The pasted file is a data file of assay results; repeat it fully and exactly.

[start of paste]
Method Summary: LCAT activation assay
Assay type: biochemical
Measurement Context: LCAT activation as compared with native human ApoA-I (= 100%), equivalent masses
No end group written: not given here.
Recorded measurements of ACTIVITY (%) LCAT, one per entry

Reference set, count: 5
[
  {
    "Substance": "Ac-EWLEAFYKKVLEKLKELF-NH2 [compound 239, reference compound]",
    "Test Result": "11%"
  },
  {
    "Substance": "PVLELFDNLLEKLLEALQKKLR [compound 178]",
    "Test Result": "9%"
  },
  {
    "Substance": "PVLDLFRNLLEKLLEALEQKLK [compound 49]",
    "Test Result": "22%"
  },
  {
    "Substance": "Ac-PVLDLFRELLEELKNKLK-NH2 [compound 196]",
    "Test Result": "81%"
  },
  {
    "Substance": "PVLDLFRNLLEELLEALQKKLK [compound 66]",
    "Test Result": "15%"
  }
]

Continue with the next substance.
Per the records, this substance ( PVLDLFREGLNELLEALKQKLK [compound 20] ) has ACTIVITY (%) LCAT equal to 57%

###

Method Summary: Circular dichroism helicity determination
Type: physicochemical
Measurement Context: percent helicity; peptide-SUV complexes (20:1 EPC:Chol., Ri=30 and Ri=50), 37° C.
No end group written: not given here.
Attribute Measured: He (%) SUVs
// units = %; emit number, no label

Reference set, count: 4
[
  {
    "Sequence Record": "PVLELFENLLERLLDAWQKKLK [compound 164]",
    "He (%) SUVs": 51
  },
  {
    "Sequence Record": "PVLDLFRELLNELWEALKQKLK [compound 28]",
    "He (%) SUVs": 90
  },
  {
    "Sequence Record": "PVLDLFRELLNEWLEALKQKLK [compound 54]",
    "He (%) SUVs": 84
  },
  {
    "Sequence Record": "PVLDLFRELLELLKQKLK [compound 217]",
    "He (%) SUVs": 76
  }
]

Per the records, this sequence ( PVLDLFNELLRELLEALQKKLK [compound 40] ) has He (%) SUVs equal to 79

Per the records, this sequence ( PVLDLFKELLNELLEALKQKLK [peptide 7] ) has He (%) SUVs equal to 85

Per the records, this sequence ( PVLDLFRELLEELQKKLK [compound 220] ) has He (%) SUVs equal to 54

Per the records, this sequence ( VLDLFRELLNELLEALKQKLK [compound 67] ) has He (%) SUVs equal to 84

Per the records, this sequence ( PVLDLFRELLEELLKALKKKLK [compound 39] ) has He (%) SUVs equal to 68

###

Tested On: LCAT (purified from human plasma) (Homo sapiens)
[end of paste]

Method Summary: LCAT activation assay
Assay type: biochemical
Measurement Context: LCAT activation as compared with native human ApoA-I (= 100%), equivalent masses
No end group written: not given here.
Recorded measurements of ACTIVITY (%) LCAT, one per entry

Reference set, count: 5
[
  {
    "Substance": "Ac-EWLEAFYKKVLEKLKELF-NH2 [compound 239, reference compound]",
    "Test Result": "11%"
  },
  {
    "Substance": "PVLELFDNLLEKLLEALQKKLR [compound 178]",
    "Test Result": "9%"
  },
  {
    "Substance": "PVLDLFRNLLEKLLEALEQKLK [compound 49]",
    "Test Result": "22%"
  },
  {
    "Substance": "Ac-PVLDLFRELLEELKNKLK-NH2 [compound 196]",
    "Test Result": "81%"
  },
  {
    "Substance": "PVLDLFRNLLEELLEALQKKLK [compound 66]",
    "Test Result": "15%"
  }
]

Continue with the next substance.
Per the records, this substance ( PVLDLFREGLNELLEALKQKLK [compound 20] ) has ACTIVITY (%) LCAT equal to 57%

###

Method Summary: Circular dichroism helicity determination
Type: physicochemical
Measurement Context: percent helicity; peptide-SUV complexes (20:1 EPC:Chol., Ri=30 and Ri=50), 37° C.
No end group written: not given here.
Attribute Measured: He (%) SUVs
// units = %; emit number, no label

Reference set, count: 4
[
  {
    "Sequence Record": "PVLELFENLLERLLDAWQKKLK [compound 164]",
    "He (%) SUVs": 51
  },
  {
    "Sequence Record": "PVLDLFRELLNELWEALKQKLK [compound 28]",
    "He (%) SUVs": 90
  },
  {
    "Sequence Record": "PVLDLFRELLNEWLEALKQKLK [compound 54]",
    "He (%) SUVs": 84
  },
  {
    "Sequence Record": "PVLDLFRELLELLKQKLK [compound 217]",
    "He (%) SUVs": 76
  }
]

Per the records, this sequence ( PVLDLFNELLRELLEALQKKLK [compound 40] ) has He (%) SUVs equal to 79

Per the records, this sequence ( PVLDLFKELLNELLEALKQKLK [peptide 7] ) has He (%) SUVs equal to 85

Per the records, this sequence ( PVLDLFRELLEELQKKLK [compound 220] ) has He (%) SUVs equal to 54

Per the records, this sequence ( VLDLFRELLNELLEALKQKLK [compound 67] ) has He (%) SUVs equal to 84

Per the records, this sequence ( PVLDLFRELLEELLKALKKKLK [compound 39] ) has He (%) SUVs equal to 68

###

Tested On: LCAT (purified from human plasma) (Homo sapiens)